Congressional Black Caucus members rail against treatment of Haitians at US-Mexico border

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Congressional Black Caucus members rail against treatment of Haitians at US-Mexico border
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Democratic members of Congress criticised the treatment of Haitian migrants at the US-Mexico border by border patrol agents chasing them on horseback.

Members of the Congressional Black Caucus, the Caribbean Caucus, the Haiti Caucus and the Congressional Hispanic Caucus all spoke in front of the Capitol during a rainstorm and universally denounced shocking images of Customs and Border Protection (CBP) agents riding on horseback, with some showing agents holding horse reins the way a whip would be held.

Rep Joyce Beatty of Ohio, chairwoman of the CBC, said eight members of the caucus met with the White House to confront the administration about the treatment of migrants and the fact that as many as 12,000 to 14,000 Haitian migrants are gathered at the US-Mexico border.

Ms Beatty said that she and the caucus asked that all officers seen riding horses and using their reins to chase Haitians to be suspended and terminated and asked for a halt to the procedure.

“While we respect using horses along the border for safety, for patrolling, we have never witnessed people who look like me to be treated the way those Haitians were,” she said, asking for a full investigation into the matter.

Rep Maxine Waters of California said that the reason why Haitian migrants were being mistreated was because of their race.

“We must express our outrage, we must demand that whatever that unit is, it has to be suspended,” she said. Ms Waters said she has not communicated with the White House but said she planned to be “very tough” on the Biden administration.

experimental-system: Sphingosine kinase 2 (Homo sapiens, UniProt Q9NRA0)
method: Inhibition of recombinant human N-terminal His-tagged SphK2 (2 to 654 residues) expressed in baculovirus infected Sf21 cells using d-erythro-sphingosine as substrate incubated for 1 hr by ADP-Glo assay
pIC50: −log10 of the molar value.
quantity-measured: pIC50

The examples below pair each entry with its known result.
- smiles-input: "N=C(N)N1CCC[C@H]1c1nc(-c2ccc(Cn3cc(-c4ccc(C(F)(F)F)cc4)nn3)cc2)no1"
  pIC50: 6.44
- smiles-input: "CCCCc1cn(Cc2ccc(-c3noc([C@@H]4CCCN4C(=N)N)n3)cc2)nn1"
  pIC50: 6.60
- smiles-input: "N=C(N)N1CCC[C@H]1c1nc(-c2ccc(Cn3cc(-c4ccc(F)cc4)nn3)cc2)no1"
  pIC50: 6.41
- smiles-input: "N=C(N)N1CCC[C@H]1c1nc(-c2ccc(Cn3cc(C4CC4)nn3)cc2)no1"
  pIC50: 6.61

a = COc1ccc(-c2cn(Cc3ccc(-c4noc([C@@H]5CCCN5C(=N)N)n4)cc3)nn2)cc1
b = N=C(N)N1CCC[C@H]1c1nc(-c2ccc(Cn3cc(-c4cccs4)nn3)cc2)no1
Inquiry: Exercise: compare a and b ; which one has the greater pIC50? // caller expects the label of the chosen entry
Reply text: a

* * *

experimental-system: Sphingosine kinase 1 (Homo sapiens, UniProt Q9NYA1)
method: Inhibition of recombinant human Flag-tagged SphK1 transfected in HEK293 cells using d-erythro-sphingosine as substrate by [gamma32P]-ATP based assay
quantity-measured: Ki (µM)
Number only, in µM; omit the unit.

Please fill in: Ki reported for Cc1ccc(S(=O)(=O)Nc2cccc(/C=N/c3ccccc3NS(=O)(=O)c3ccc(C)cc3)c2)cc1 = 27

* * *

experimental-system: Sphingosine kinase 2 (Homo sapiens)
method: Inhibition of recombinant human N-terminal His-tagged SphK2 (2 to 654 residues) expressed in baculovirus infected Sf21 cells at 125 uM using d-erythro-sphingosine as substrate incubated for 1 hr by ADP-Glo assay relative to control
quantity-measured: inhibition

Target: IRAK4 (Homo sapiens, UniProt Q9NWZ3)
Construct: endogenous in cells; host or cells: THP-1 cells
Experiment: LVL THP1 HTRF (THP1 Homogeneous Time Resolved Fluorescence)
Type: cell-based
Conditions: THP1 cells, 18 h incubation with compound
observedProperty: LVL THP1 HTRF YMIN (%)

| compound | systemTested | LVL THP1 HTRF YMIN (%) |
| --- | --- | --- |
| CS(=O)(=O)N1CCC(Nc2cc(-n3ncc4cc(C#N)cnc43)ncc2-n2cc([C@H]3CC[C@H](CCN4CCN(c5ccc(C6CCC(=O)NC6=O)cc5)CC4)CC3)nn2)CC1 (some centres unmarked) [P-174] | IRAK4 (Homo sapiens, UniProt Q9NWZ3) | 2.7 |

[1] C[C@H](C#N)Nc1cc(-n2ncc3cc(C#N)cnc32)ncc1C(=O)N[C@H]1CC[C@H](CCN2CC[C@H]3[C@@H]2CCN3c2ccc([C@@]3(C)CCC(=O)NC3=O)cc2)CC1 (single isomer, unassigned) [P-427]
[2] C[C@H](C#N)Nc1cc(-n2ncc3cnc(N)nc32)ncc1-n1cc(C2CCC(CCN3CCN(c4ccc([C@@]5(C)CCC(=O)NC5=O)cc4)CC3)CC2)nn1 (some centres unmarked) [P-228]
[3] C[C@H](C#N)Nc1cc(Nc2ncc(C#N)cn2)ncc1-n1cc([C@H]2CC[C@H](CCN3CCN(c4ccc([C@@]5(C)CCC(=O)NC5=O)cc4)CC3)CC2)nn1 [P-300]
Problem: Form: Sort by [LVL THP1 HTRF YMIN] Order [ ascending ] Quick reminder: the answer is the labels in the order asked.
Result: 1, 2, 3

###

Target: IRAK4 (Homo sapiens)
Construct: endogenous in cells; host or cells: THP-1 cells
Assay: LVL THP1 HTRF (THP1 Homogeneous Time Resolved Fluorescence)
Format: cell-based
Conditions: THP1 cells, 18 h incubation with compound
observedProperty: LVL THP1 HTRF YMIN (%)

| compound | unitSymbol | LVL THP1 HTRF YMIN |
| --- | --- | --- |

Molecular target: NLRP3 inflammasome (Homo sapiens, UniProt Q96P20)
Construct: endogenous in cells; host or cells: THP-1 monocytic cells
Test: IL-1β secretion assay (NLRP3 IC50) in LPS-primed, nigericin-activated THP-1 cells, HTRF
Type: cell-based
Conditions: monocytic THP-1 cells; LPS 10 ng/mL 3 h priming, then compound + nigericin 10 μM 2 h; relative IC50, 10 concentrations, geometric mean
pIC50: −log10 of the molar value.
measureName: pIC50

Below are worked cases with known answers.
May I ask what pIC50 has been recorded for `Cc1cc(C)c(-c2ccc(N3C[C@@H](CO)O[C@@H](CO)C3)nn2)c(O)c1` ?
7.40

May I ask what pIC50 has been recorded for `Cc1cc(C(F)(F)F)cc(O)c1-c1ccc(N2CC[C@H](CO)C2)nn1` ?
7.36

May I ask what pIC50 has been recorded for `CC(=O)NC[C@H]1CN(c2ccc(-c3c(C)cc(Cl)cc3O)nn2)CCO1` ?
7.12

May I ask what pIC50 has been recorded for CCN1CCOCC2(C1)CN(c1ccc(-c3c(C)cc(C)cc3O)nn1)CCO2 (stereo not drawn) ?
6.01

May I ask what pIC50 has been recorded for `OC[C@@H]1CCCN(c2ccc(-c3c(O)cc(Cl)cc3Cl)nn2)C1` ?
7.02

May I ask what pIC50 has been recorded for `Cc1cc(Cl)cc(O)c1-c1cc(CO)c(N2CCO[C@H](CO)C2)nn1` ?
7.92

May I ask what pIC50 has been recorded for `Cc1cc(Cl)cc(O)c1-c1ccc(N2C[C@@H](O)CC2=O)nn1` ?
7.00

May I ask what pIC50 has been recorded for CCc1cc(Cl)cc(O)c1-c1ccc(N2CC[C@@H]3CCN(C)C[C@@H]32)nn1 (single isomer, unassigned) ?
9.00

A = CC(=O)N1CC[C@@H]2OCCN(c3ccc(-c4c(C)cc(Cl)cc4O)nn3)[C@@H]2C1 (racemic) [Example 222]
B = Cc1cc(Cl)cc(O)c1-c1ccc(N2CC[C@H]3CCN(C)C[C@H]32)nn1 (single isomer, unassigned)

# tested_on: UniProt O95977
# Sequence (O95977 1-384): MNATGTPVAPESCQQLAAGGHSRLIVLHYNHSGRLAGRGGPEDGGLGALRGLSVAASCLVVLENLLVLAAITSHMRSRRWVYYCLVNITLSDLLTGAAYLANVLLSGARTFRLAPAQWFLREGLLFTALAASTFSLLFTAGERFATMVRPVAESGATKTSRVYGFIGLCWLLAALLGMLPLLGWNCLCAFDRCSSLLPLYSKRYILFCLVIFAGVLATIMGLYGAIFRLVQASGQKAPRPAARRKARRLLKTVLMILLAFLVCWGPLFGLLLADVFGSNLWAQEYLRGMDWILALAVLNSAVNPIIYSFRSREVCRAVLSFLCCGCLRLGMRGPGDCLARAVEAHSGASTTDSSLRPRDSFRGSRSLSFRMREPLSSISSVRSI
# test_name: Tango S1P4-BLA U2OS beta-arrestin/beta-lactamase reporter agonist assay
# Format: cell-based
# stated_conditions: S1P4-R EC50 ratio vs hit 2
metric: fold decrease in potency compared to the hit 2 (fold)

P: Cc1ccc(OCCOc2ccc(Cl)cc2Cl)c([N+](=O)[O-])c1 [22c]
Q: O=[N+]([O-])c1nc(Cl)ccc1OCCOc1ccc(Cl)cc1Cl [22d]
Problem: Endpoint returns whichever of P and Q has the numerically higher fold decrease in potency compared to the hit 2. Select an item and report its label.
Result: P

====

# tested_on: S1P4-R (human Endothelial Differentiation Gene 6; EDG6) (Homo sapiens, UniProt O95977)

Ms Waters also questioned why the Biden administration was continuing the use of a policy that the Trump administration implemented to restrict migration.

“This is a Trump policy that does not allow them to apply for their citizenship,” she said. “Why are we continuing that policy? Why are we doing deportations like that.”

She also contrasted it with the way aid workers who helped the United States during its military campaign in Afghanistan who are now migrating to the United States are being treated.

“We now that even now that trying to honour the work the Afghans did in helping the United States, that they’re bringing them in by the hundreds and they’re giving them places to stay, and I’m not opposed to that,” she said. “But I am opposed to the way the Haitians are being treated and not allowed to apply for, you know, their citizenship.”

Rep Veronica Escobar of Texas, who represents a district on the US-Mexico border called for Congress to pass legislation she supported to increase transparency within the Department of Homeland Security as well as legislation that would reform the processing of migrants.

“We do not have to surrender our humanity at any point, anytime, anywhere,” she said.

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